Despite being in a protracted political conflict over the Holy Land that began around the advent of Zionism more than a century ago, Jews and Muslims have common historical roots, as well as theological commonalities…
by Mustafa Abu Sway
JERUSALEM – Our common roots go beyond the Abrahamic tribal constructs. Abraham himself is considered in the Qur’an as the archetypal monotheist and a true submitter to the will of God, being “neither Jew, nor Christian” (Qur’an, 3:67). However, simple commonalities do not offer in and of themselves a way forward in interfaith dialogue. Abraham should not be turned into a comfort zone or a euphemism for avoiding issues of injustice amongst his third-millennial grandchildren.
The Prophet Moses and the Children of Israel form one of the major stories in the Qur’an. It is imperative that a Muslim believes in his prophecy and the revealed Torah, in as much as it is imperative to believe in Jesus Christ and the revealed Gospel (Injeel in Arabic). Yet, according to the Qur’an, the versions of the Torah and Gospel that exist today suffer from the vagaries of transmission and human editing, having been corrupted by scribes who altered the original text.
According to the Qur’an, Jews, Christians and Muslims share the history of revelation and have common prophets and revealed messages. Moreover, all pre-Islamic revelations had the same monotheistic message, with each prophet calling his people to only worship God without worshipping anyone or anything else along with Him. The law, however, while overlapping in certain areas, differed by design: “…To each of you we prescribed a law and a method” (Qur’an, 5:48).
Keeping the Sabbath is an example of a legal issue where there are differences amongst Jews and Muslims. The Qur’an says that the Sabbath was only required of Prophet Moses’ followers, meaning that it is not required of Muslims. As for the Jews who violated the Sabbath, the condemnation of this group in the Qur’an can be read as a reflection of the sanctity of the Sabbath and as an example of contextualised criticism.
There were other actions that the Qur’an condemned such as creating and worshipping the golden calf. This historical event was considered intolerable by the prophets.
Islam softens the otherness of Jews and Christians qua “People of the Book”, and entrenches their rights in the Qur’an and the traditions of the Prophet. Respecting the right of the Jew and Christian to freedom of religion is an Islamic imperative (Qur’an, 2:256).
The Qur’an made it lawful for Muslims to associate with Jews (also Christians), sharing a meal, doing business with them or even marrying their daughters.
Historically, Jews, like Moses Maimonides, contributed to Islamic civilisation as philosophers and scientists. They also served in public offices in the Islamic state. Salah El-Din Al-Ayyubi appointed a Jew to serve as a high ranking minister (vizier) in his government.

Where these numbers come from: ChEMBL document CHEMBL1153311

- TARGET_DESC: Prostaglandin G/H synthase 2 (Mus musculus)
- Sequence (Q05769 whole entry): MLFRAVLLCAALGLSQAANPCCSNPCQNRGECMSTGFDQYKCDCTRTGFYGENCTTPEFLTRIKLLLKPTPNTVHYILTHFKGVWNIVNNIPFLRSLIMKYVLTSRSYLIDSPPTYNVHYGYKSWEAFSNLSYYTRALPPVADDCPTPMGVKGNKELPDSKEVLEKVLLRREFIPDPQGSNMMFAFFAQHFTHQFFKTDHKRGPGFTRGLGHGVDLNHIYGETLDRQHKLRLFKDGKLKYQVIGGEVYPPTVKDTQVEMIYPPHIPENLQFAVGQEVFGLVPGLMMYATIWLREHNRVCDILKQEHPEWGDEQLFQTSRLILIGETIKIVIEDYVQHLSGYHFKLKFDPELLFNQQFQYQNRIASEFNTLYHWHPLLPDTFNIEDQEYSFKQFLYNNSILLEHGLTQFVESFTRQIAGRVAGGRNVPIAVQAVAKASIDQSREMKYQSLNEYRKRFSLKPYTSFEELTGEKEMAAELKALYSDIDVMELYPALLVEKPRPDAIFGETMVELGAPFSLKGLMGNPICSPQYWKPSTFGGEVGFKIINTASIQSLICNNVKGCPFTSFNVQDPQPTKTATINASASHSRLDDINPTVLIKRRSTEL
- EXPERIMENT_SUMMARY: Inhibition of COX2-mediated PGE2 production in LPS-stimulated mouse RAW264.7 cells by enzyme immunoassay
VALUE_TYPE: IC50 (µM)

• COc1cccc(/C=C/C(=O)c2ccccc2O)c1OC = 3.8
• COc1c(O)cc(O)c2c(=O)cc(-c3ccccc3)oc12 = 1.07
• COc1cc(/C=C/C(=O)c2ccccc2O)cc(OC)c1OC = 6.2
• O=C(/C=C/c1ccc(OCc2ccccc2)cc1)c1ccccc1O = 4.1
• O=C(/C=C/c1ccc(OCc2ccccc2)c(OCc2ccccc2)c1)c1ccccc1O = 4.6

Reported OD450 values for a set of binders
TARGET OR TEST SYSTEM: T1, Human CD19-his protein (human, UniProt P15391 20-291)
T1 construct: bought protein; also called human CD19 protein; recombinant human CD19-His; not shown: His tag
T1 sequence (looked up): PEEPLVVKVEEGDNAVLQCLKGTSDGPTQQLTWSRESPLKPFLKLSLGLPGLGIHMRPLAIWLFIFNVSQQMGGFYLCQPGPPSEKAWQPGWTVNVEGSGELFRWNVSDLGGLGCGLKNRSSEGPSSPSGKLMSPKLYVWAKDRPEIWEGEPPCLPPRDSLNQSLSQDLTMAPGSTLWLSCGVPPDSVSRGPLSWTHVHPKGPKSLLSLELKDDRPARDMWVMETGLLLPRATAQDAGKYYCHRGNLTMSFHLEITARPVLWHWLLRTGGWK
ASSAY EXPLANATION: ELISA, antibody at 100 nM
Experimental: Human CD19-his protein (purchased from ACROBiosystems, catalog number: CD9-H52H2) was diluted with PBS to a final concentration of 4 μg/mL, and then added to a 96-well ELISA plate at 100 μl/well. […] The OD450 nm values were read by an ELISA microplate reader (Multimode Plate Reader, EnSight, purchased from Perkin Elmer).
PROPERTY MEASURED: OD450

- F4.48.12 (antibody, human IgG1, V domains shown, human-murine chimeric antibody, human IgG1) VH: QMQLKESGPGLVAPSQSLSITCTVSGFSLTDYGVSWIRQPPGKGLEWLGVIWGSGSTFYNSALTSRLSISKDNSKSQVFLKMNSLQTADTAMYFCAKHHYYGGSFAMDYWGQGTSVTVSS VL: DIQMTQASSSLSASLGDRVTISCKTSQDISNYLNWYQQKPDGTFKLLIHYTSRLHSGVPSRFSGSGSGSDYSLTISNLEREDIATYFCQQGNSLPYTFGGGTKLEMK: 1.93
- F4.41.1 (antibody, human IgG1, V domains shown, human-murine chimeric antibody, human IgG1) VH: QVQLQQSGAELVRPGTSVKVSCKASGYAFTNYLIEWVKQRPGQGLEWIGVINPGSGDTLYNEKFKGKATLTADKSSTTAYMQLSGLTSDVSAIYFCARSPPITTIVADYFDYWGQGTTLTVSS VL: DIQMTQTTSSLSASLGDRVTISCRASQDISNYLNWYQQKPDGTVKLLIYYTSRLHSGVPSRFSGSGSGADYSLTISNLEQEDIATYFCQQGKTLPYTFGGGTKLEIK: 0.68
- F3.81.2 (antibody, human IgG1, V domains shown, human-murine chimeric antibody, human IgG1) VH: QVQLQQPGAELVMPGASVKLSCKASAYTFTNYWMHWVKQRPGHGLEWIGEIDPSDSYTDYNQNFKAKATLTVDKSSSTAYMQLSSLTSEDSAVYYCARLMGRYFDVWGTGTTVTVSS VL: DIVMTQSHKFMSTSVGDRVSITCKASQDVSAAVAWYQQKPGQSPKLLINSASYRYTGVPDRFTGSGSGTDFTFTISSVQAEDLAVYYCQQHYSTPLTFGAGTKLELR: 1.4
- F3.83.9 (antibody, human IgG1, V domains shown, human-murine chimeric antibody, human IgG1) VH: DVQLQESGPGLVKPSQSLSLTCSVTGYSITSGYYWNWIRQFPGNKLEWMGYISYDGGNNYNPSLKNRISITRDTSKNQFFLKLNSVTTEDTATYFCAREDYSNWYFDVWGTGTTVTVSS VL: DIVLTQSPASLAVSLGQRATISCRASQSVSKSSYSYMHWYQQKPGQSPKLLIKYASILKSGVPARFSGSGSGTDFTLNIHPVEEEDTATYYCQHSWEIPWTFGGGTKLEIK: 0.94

Long before this, the Prophet reached out to the Jews of Medina. One of the most important historical moments between Jews and Muslims came immediately after the migration of the Prophet from Mecca to Medina. In what became known as the constitution of Medina, the Sira books (i.e. biographies of the Prophet) state that the Prophet concluded a covenant with the Jewish tribes of the city and its surroundings, the first being the “Jewish tribe of Banu `Awf forming one Ummah with the Muslims”.
Another historical moment occurred during the time of Umar Ibn Al-Khattab, the second caliph, who, according to the Cairo Jewish Geniza manuscripts, brought the Jews back to Jerusalem after the year 638 CE. This is very significant as it reflects a paradigm of Convivencia between Jews and Muslims as well as between Christians and Muslims in the heart of this holy city, in addition to Andalusia and other places.
It is not possible to fully represent 1,400 years of shared history, which includes beautiful and painful moments for both sides. Nevertheless, I would like to conclude by reflecting on the current conflict. Coming from a Palestinian Jerusalemite family and living under occupation since 1967, I comprehend the moral necessity of ending the Israeli occupation and doing justice to the Palestinians who have been wronged since 1948. However, the call for justice should never translate into creating or adopting Judeophobic narratives such as the Protocols of the Elders of Zion, nor should they result in acts of injustice towards Jews. This goes against Islam.
I recognise that Jews suffered in Europe and that they needed a safe haven. I am glad to say that there was never an inquisition in the Islamic world, as in a post-Islamic Andalusia (for which both Jews and Muslims suffered). Regardless of the stereotypes, I’m proud to say, there was never a kristallnacht in the Islamic world.
Mustafa Abu Sway is Director of the Islamic Reseach Center and Associate Prof. of Philosophy and Islamic Studies at Al-Quds University in Jerusalem. This article is part of a special series on Jews and Muslims in each other’s narratives and was written for the Common Ground News Service (CGNews).